I can't believe it! I have actually made it to 200 posts! When I first started blogging, I honestly never in my wildest dreams imagined I could make it this long, or this far. Back when I first began, it was sometimes hard for me to find the motivation just to write one blog post a month! Now I do at least 3-4 posts a week, have joined 3 different food blogging groups that I love participating in, and I have accomplished so much! I'm so excited to keep going, and to continue this crazy food journey I have been on!
I couldn't just post about any ol' thing for the 200th. No, I had to do something different. Something unexpected. Something like....Homemade Strawberry Marshmallows! Oh, how I have been wanting to make marshmallows from scratch. I'm always hearing, or reading, about them and how you haven't truly tasted a marshmallow until you've tasted one that's homemade. Then, a couple weeks ago, the family and I stopped into a local confectioner's shop, and they had homemade strawberry marshmallows that were out as samples. I think those marshmallows changed my life.
I know, I know. That's a bold claim to make. However, I can assure you that it was love at first bite. They are so perfect! They're pillowy-soft, sweet without being overly so, and they've got the prettiest pink hue from the real strawberries they're made with. Just blissful. From then on, I was impatiently waiting for an opportunity to make some of my own.
Just as though it was fated, I picked up an issue of Sauce Magazine the other day, and contained in its pages was a recipe for homemade Blackberry Marshmallows. In the St. Louis area, Sauce Magazine is a local food publication that you can find and pick up for free in many various food establishments all around the city. We read it every month; there's always a great tidbit or two in there about local food, and there's usually some mouthwatering recipes, too. I hit the jackpot with this particular recipe. I couldn't believe my luck. So, I finally got my chance, and I grabbed it. I made them! And they are every bit as wonderful as I imagined they'd be.
I was worried that they wouldn't turn out well, because sometimes it takes me a couple of tries before I get my candy-making right. But the instructions in the recipe are laid out very clearly, and I was patient and followed each step slowly and carefully. And it was easy! I was surprised at just how easy this was. Why have I waited so long to do this? Everybody should be making marshmallows at home! Why not?
By the way, the fruit-tinged variety is just sublime. Using fresh strawberry puree is such a brilliant idea. Any fruit puree, of course, would be fantastic, but I just really loved the strawberry. As indicated earlier in the article, you make your puree by blending about 20-24 oz. fresh or thawed frozen strawberries in a food processor or blender. Then, you pass the puree through a strainer to eliminate the seeds and chunks, and measure out the amount of puree you need from the strained liquid. Simple!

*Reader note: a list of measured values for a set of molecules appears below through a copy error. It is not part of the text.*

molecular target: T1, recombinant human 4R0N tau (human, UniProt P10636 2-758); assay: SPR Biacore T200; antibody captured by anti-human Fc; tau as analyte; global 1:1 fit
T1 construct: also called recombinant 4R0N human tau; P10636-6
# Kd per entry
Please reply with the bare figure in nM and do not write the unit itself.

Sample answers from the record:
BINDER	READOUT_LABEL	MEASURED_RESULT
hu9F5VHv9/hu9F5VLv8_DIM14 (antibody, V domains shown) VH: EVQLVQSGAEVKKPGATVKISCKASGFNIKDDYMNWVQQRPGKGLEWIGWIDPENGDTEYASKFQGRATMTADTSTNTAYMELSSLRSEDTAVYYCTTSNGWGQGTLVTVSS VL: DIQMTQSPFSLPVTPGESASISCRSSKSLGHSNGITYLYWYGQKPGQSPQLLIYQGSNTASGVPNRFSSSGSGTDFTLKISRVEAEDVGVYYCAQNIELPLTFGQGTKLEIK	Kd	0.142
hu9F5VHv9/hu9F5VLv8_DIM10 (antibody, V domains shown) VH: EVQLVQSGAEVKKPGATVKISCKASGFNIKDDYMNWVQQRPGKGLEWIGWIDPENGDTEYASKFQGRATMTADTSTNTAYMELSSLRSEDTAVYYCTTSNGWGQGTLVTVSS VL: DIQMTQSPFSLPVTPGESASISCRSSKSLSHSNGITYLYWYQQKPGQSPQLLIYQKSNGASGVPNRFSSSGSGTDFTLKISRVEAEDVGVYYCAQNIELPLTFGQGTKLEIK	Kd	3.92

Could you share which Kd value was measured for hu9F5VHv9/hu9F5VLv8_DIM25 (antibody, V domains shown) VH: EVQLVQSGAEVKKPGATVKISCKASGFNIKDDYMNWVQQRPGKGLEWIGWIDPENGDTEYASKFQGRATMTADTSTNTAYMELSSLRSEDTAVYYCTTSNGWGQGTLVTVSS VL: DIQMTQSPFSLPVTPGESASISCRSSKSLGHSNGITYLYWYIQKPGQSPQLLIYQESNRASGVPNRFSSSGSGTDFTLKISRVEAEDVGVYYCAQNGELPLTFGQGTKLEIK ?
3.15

Thank you to everybody who reads this little blog. Thank you for listening to me for 200 posts! I love writing, I love cooking and baking, and I truly appreciate being able to share my thoughts and recipes with you. I hope you'll stick around for 200 more posts!
Homemade Strawberry Marshmallows
adapted from Sauce Magazine
makes 48-60 marshmallows (depending on the size you cut them)
4 Tbsp. unflavored gelatin
1 1/4 cups plus 2/3 cup strawberry puree, divided
1/2 cup water
1 1/4 cups light corn syrup
2 cups granulated sugar
2 Tbsp. cornstarch
1/3 cup confectioners' sugar
1. Prepare the "bloom" by placing the gelatin in a small bowl. Add 1 1/4 cups strawberry puree and stir well. The mixture will begin to thicken quickly. Set aside.
2. Mix the remaining 2/3 cup puree with the water, corn syrup, and granulated sugar in a large saucepan over medium-high heat. Clip a candy thermometer onto the pot and cook until the mixture reaches 250 degrees, about 10 or so minutes.
3. Remove the pan from the heat and quickly stir in the bloom. The mixture will foam up, so stir carefully until the bloom is completely incorporated. Pour the batter into the bowl of an electric mixer fitted with the whisk attachment. Mix on a low speed, then gradually increase the speed to medium-high. Let the mixture whip for 5 to 10 minutes, or until it is fairly stiff but still spreadable. Immediately pour the mixture into a well-oiled 9x13-inch pan (I lined my pan with nonstick aluminum foil, then sprayed the foil, just to be safe).
4. Allow the pan to sit, uncovered, on the counter overnight. This is called curing and reduces some of the stickiness factor. Once you are ready to slice the marshmallows, sift a thin layer of the cornstarch mixed with the powdered sugar over top of the marshmallows. Invert the pan onto a cutting board, releasing the marshmallows. Sprinkle more of the cornstarch/powdered sugar mixture over the marshmallows, then coat a knife or pizza cutter with some of the sugar mixture.
5. Cut the slab into bite-sized pieces (I did 8 rows of 6 squares, for 48 total squares), then toss the pieces into a bowl with the remaining cornstarch/sugar mixture. Store the coated marshmallows between layers of waxed paper in an airtight container at room temperature. They should keep for several days, up to a week. Do not refrigerate!